Anyway, he had already started a Breton and hadn’t gotten very far into the Daggerfall questline, so he suggested I do the same. The new stuff was also a lot of fun, except for the broken quests. Toward the end of the day on Sunday, we were actually running out of playable quests. Now, I know we could have gone exploring and found more, but by that time we were tired, so we just quit.
Things I didn’t like:
The broken quests and Betath’s untimely death, obviously. Still not lovin’ the lockpicking, but I am getting better at it.
Crafting. It’s just too damn hard. There are too many steps, you need too many materials, and they’re not always easy to find.
Altmer men. They all looked alike! What the hell?
Cheesemonger’s Hollow. There’s nothing wrong with this area that I can tell, except that it kicked my ass. It was the source of my first rage quit. The hubby said it was karma because in Skyrim, I like to steal cheese and drop it in the courtyard where Heimskr preaches.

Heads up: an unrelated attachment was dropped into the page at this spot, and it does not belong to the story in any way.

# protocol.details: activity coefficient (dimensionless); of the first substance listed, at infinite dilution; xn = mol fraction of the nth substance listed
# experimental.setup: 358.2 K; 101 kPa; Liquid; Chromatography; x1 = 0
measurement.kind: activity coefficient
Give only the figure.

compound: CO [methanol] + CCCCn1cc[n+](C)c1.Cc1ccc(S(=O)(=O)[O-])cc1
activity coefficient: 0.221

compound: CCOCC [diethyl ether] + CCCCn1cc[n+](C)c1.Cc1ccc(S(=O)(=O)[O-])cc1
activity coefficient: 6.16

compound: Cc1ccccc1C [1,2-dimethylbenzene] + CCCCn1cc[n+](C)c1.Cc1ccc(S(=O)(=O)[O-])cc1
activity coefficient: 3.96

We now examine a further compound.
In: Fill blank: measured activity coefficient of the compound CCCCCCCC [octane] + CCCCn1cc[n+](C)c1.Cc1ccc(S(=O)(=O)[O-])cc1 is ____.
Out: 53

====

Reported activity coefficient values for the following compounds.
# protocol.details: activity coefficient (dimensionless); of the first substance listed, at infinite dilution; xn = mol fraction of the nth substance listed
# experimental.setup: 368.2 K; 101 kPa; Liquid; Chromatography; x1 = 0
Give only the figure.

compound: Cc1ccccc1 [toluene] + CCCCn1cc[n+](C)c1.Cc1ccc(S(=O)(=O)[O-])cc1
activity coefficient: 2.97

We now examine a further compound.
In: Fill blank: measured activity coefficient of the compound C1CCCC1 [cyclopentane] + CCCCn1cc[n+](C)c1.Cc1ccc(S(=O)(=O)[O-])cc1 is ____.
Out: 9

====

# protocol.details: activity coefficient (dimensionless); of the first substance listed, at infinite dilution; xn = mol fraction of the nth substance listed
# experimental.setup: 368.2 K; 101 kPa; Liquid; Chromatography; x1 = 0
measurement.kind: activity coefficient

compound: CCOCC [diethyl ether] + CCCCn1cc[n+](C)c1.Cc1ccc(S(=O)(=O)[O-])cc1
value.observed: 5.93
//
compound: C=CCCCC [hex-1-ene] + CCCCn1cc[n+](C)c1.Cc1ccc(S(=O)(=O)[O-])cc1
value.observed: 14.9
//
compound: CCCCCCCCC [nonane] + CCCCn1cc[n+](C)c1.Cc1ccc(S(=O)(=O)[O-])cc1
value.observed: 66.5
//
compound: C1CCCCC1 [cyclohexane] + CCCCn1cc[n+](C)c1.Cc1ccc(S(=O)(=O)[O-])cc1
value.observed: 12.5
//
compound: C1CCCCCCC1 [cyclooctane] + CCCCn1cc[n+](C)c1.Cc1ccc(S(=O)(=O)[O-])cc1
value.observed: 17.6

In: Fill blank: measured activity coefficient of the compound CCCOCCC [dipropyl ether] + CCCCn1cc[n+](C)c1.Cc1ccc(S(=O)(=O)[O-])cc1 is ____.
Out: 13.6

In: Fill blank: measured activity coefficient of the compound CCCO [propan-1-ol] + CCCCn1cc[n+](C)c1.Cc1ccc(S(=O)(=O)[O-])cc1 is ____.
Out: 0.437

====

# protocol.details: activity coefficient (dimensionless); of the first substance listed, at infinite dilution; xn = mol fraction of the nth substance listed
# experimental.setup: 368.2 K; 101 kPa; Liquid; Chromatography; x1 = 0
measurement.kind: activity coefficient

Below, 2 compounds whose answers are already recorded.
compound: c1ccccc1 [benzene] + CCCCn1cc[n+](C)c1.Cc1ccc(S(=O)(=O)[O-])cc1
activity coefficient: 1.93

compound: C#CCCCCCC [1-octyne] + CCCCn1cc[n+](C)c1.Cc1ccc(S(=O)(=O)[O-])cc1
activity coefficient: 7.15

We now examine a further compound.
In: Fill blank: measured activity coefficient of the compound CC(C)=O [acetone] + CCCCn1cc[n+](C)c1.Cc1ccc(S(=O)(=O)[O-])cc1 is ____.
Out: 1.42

Things I liked:
Characterization. While I haven’t found a whole lot of NPCs I absolutely love, there are a few really vivid ones, and I’m hoping they’ll do more with those characters as time goes on. I’m still loving the voices, too, and I enjoy trying to pick out voice actors I recognize.
Scenery. The beauty of the world continues to boggle my mind. Audiron was as majestic as it was last time, and I just loved Daggerfall and Stros M’Kai. I will upload screenshots in another post.
Banking. This turned out to be an invaluable feature, especially since there don’t seem to be player homes or other safe storage. A bank account essentially doubles your inventory and makes them available without having to make a withdrawal. You can store all your crafting materials and still use them at the crafting stations, which is incredibly handy. The best thing, though, is that your bank is available to all your characters. I’ve never played other MMOs, so I don’t know if this is standard, but it makes things very convenient. The hubby has one character he has created specifically for crafting, and he was able to make me some items, store them in the bank, and then come back in with my character’s partner and give them to me. I’m very happy with the whole system.